This paper finds that only one-third of participants would accept the COVID-19 vaccine if made available to them.
CITATION: Prevalence and factors associated with COVID-19 vaccine acceptance in Zambia: a web-based cross-sectional study.
Pan African Medical Journal. 41 (no pagination), 2022. Article Number: 112. Date of Publication: Jan-Apr 2022.
Mudenda S. et al.
Introduction: vaccinations against COVID-19 have been instituted to contain the pandemic. However, information about the acceptability of COVID-19 vaccines in Zambia is lacking. Therefore, the study assessed the prevalence and factors associated with COVID-19 vaccine acceptance among the general population in Zambia.
Methods: this was an online questionnaire-based cross-sectional study conducted from 13th April to 21st May 2021. We included adult Zambians who had access to Facebook and WhatsApp. A multivariable logistic regression model was fitted to determine factors influencing vaccine acceptability. Data were analysed using Stata version 16.1.
Results: of the 677 participants, only 33.4% (n = 226) would accept the vaccine if made available to them. In multivariable regression analysis, respondents who were older than 41 years compared to the 18 to 23 years age group (aOR: 2.77, 95% CI: 1.03-7.48), those who agreed (aOR; 22.85, 95% CI: 11.49-45.49) or did not know (aOR; 3.73, 95% CI: 2.29-6.07) compared to those who disagreed that the COVID-19 vaccine passed through all the necessary stages to ensure its safety and effectiveness, and those who were aware (aOR; 11.13, 95% CI: 5.31-23.35) compared to those who were not aware that the COVID-19 vaccine reduces virus transmission, were more likely to accept the vaccine. Conversely, entrepreneurs compared to government employees (aOR; 0.24, 95% CI: 0.07-0.79) were less likely to accept vaccination.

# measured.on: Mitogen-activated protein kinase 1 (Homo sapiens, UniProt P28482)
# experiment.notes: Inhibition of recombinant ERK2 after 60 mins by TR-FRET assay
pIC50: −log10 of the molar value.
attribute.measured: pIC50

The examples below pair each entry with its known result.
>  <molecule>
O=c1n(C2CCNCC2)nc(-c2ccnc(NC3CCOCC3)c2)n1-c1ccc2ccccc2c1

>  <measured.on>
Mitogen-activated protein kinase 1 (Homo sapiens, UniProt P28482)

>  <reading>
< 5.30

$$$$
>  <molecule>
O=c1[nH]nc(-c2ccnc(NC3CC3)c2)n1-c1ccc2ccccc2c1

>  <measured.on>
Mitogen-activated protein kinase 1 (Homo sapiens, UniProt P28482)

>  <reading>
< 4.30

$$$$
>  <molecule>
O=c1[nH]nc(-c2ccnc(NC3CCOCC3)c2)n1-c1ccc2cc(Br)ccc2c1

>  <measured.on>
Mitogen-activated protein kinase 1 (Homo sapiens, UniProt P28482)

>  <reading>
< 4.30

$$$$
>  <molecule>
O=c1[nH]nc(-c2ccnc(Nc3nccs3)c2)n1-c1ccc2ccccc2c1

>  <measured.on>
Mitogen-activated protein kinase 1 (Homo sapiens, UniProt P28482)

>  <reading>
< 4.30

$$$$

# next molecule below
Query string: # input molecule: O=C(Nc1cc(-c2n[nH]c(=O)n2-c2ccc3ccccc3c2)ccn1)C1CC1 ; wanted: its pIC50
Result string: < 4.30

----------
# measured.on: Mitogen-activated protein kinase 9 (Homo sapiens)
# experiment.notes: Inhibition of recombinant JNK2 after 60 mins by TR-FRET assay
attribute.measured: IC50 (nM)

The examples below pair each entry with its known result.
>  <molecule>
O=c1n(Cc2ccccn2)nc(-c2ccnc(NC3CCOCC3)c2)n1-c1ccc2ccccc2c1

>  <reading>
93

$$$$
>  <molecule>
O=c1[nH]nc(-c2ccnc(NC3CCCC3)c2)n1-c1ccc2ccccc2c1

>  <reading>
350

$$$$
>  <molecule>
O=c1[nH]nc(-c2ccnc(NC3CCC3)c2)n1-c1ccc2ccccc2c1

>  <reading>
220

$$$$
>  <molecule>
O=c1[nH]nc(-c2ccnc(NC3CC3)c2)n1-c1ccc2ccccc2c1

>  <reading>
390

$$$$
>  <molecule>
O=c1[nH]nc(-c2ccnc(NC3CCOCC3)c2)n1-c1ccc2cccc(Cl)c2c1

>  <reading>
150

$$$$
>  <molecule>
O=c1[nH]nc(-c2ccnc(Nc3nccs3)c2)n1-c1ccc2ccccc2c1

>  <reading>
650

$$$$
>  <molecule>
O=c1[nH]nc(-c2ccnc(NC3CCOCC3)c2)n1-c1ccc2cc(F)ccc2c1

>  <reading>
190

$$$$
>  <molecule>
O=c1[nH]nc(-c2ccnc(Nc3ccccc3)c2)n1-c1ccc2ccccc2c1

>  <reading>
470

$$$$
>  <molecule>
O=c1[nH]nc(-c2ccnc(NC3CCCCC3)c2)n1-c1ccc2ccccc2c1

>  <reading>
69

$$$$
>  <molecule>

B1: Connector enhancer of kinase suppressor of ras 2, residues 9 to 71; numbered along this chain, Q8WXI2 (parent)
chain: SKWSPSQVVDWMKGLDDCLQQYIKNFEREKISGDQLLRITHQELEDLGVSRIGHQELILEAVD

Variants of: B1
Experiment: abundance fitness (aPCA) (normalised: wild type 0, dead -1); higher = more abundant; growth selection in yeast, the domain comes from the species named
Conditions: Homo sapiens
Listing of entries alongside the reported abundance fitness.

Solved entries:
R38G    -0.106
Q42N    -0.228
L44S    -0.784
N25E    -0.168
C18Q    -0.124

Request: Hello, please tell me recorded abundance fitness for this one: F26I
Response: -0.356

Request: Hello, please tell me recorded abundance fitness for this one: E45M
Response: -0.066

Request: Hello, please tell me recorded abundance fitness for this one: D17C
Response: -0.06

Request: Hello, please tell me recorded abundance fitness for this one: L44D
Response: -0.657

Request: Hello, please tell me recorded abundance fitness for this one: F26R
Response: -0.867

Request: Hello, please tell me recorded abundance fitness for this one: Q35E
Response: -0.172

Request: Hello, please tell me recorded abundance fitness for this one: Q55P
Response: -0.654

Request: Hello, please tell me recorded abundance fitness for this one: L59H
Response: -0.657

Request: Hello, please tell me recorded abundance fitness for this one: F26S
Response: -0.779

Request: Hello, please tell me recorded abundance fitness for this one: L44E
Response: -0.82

Conclusion: awareness of the COVID-19 vaccine was high despite low acceptability levels. These findings are significant as they highlight the need to develop strategies for improving vaccine acceptability in Zambia.
Coordinator, HIFA project on COVID-19, supported by University of Edinburgh